Christmas is a celebration of the “inscrutable nearness of God who dwells within and among us,” said Father Francisco Gerard Timoner III, Master General of the Order of Preachers, or Dominicans.
He described 2020 as an “unforgettable year.” What with people dying because of the virus and the killings? Poverty and unemployment is in our midst, and the pandemic is not yet over.
How can someone be truly joyful this season? Let me therefore put a line between “observing Christmas” and “feeling the joy of Christmas.”
Father Timoner said adults yearn for the “gift of presence, of time, of conversations, of simply being together as our brothers and sisters, with family and friends.”
It is easy discuss how to celebrate the season beyond what is usual, but for those who experience abandonment or the loss of a loved one, one may not even be able to spell the word “joy.”
I never escaped despair. I’m probably one among those heavily affected by the pandemic — financial loss, a friend who succumbed to the virus, multiple hospital visitations, and abandonment.
All these sent me into the edge of despair. There were challenges I conquered in the past, but this year is exceptional.
As I ponder the narrative of Christ’s nativity, I realized that the first Christmas was not easy for the Holy Family.
Come to think of it, Joseph could not find a decent place to stay for Mary. There were no cell phones to call a relative for help. There was no Google nor Facebook to help one locate a medical specialist.
Nowhere to be found in the Gospels that Joseph or Mary had “security of tenure” in their jobs. They might have thought of too how to raise Jesus.
They went into hiding due to Herod’s threat. Thousands of innocent children were supposedly killed to ensure that the promised Christ will not survive.
There are three images in the Nativity scene I find comparable to the experience of people these days: hiding, instability, and uncertainty.
In an attempt to get rid of the infant Jesus, Herod the King of Judea, ordered the execution of male infants. It is observed in western Christianity as the commemoration of the Holy Innocents.
The Angel, however, appeared in Joseph’s dream and convinced him to flee.
Because of the threat, the Holy Family was forced to move to Egypt. They became refugees.
Today, the implementation of a global lockdown forced people to hide behind closed doors to save their lives. We can’t even locate the invisible enemy. We are still unsure of our next steps.
This month, my cousin brought forth her firstborn after a caesarean operation and multiple swab tests due to the pandemic.
Lack of finances and the premature birth of her child made the situation complicated for my cousin. It took her two weeks to leave the hospital. Her doctor told her in jest, “Please avoid getting pregnant this time, it’s really difficult.”
That was the case of my cousin despite the advance in technology and the presence of hospitals. But not during the time of Jesus.
Imagine how Mary gave birth to her son. Every hour, every minute, and every second matter for a woman in labor. Think how Joseph, empty-handed, persisted to look for a lodge to put his family.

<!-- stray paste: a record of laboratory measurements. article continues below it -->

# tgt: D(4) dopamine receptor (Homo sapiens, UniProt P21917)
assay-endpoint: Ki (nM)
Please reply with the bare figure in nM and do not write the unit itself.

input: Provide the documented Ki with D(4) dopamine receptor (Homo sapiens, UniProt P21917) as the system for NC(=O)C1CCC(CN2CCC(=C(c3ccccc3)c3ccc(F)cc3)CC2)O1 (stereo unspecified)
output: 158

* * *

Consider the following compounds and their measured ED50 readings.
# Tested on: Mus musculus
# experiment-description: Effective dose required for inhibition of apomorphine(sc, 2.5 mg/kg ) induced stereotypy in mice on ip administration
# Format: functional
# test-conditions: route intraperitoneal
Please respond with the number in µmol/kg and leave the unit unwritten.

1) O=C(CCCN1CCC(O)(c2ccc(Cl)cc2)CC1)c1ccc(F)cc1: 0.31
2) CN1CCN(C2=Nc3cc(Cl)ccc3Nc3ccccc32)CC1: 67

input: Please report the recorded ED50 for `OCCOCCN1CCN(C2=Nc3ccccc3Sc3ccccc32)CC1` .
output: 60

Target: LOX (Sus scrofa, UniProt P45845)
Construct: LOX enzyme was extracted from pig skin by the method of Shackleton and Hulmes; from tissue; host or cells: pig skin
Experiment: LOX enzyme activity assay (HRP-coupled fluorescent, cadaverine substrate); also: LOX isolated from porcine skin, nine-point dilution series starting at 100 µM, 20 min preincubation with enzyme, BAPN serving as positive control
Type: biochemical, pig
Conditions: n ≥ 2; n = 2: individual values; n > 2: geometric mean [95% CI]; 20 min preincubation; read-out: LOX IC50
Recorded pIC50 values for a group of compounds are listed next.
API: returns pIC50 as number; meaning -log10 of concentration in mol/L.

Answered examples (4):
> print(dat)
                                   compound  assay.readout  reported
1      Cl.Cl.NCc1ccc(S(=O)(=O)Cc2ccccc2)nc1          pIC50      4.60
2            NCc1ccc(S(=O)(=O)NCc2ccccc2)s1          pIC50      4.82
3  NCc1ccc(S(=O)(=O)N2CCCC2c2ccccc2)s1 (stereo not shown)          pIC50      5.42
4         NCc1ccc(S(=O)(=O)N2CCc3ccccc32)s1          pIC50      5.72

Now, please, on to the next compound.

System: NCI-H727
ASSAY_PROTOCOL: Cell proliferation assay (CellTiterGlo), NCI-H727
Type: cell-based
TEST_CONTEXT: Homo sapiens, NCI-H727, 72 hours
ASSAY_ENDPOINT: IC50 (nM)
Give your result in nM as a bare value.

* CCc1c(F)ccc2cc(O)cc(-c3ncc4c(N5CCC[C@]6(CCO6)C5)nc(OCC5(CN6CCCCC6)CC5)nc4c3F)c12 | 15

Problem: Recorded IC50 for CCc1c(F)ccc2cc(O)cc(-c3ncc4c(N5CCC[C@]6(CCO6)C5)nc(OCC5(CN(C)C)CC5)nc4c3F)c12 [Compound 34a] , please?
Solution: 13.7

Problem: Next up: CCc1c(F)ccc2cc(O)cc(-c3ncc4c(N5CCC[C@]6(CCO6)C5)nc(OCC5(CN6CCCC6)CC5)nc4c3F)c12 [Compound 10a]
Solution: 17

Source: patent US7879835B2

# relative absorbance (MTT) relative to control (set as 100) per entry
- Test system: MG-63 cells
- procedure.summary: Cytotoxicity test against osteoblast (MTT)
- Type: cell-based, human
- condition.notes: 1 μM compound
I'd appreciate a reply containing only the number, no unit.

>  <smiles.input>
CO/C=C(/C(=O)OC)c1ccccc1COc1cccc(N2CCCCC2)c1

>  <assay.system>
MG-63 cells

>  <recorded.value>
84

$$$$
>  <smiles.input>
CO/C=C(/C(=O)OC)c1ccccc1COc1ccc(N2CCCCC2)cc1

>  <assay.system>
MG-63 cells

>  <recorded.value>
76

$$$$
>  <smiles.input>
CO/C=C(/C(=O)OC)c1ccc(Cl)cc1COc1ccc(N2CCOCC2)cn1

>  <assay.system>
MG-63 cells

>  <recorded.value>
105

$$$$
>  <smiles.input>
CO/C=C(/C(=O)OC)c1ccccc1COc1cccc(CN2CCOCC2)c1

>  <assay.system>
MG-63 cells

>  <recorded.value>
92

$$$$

Then he found a manger where animals dwell. The baby Jesus was placed not on a bassinet or a comfortable crib, but on a manger.
Like many people today, the Holy Family experienced instability on the first Christmas Day.
Many of us have experienced misfortunes in life. Some of our countrymen lost their homes due to typhoons and the eruption of volcanos.
The unemployment rate went up, posing a threat to the financial security of many. The Philippine Statistics Authority reported that as of October 2020, an estimated 3.8million Filipinos are jobless.
Instability was not new to the holy family. They experienced the sorrow of being in an unstable situation
Jesus’ parents had no social status and no job security. Given the challenges they faced, we can assume that Joseph and Mary were jobless. They had no “leave of absence” to file, no paid leaves and other benefits. They were uncertain how to raise the child Jesus.
Aside from job security, people are uncertain of what the future holds. We are not certain when the vaccines will arrive, when we can return to the streets.
Joseph and Mary also experienced insecurity. The only thing they did was to lean on God’s providence.
As I went on to reflect and scan the nativity scene, I realized its timeliness and relevance.
The joy of Christmas is something we should possess despite the sorrows. The joy of seeing the newborn Christ despite the threats, instability, and uncertainty can be achieved.
How can there be Christmas joy in the time of pandemic?
“For us Christians, darkness ends when we see in our brothers and sisters, in everyone, especially the poor, the very presence of Jesus himself,” said Father Timoner.
“This is the true celebration of Christmas.”
Adrian Banguis-Tambuyat is a young communication practitioner specializing in online content strategy and broadcast journalism. His interests are focused on social justice, youth formation, communication theology and mass media evangelization.